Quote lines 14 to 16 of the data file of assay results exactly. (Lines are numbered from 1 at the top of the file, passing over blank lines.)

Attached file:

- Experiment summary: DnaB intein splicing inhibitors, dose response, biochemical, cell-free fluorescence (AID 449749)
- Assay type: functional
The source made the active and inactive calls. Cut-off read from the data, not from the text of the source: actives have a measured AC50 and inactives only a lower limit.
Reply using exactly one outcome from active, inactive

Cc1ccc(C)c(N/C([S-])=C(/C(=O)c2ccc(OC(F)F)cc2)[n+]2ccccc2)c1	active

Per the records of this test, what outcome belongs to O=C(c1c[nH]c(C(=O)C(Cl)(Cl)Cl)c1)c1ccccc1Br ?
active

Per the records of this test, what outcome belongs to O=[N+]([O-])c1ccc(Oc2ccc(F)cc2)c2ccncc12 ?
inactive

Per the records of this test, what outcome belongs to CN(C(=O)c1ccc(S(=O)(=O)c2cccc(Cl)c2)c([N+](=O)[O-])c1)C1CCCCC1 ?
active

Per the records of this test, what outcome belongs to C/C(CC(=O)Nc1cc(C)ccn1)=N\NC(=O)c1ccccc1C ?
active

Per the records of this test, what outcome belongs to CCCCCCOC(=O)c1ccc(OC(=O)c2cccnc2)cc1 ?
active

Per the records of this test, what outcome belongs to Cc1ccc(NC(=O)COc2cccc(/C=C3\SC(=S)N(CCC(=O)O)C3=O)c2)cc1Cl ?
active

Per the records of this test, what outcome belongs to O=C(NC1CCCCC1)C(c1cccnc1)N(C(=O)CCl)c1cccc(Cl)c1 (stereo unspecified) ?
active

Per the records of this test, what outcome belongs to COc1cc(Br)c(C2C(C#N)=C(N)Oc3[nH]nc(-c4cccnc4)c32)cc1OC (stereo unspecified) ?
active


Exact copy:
Per the records of this test, what outcome belongs to CCCCCCOC(=O)c1ccc(OC(=O)c2cccnc2)cc1 ?
active

Per the records of this test, what outcome belongs to Cc1ccc(NC(=O)COc2cccc(/C=C3\SC(=S)N(CCC(=O)O)C3=O)c2)cc1Cl ?